With the rise in school shootings and the problem of students bringing drugs into schools, student searches have become more prevalent. It's a preventative measure designed to protect students, faculty, and staff. There is, however, a fine line between security and infringing upon the rights of students. School administrators and even the police cannot just search at will, students K-12 or in college. Every student is protected by the Fourth Amendment right to protection from unreasonable searches. As faculty and administrators have a duty to provide a safe learning environment, this protection tends to be somewhat diminished. School officials need to balance security needs with student's rights.
In K-12 public schools, the vast majority of students are minors whose parents have a right to give or not give consent to searches on their children's behalf. Due to the increase in school violence, the law is sometimes interpreted to give the power of guardianship to school officials while minor students are on school grounds. A Supreme Court ruling in 1985 upheld the application of the Fourth Amendment to students in school and stated that restrictions against searches should be eased in a school environment. It adds up to a murky interpretation that is often problematic.
Circumstances that Allow Searches
Just as with adults, school officials are allowed to conduct a search if there is reasonable suspicion of a felony. The word “reasonable” is sometimes loosely applied.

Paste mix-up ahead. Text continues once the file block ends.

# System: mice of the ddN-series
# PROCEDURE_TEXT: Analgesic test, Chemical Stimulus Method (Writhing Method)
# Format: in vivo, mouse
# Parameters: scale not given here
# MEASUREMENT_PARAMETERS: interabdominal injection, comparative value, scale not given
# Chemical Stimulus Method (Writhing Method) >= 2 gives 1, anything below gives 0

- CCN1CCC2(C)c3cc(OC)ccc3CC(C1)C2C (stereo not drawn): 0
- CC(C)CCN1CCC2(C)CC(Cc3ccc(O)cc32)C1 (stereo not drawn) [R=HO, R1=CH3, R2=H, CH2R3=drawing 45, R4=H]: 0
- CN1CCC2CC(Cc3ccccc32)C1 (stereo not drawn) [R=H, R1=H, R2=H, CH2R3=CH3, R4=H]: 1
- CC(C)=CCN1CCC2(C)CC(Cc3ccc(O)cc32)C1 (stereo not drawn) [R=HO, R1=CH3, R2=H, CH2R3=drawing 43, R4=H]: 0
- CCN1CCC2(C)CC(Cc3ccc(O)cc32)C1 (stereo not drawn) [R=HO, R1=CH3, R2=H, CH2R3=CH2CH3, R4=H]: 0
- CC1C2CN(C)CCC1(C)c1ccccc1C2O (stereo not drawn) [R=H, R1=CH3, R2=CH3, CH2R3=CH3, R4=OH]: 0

For a police officer or other law enforcement official to conduct a student search, they must have probable cause to do so. This goes beyond mere suspicion and reaches the standard that a crime is likely being committed. The school or law enforcement officials may search any student that consents to a search.
Random searches such as metal detectors in entrances or drug-sniffing dogs are legal as they are considered random and a preventative measure.
Student searches on college campuses are different from K-12 schools as most of the students are not minors and are treated legally as adults. Students who live in dorms are in a unique situation. As the dorm buildings are the school's property, residents have less privacy and fewer rights than tenants of off-campus housing. Campus police and your resident advisor are permitted to enter your room to search without your permission. Generally, this is limited to a visual search, and they are not allowed to go through drawers, closets, or personal belongings.
Living in a dorm can result in a search you do not consent to unfortunately. You may find yourself facing a hearing board. This can be intimidating and can damage your academic career. You need representation. Contact the Lento Law firm at 888-535-3686. Attorney Joseph D. Lento has the experience and skill to represent you and see that your rights are upheld. He's a fighter who wins for his clients.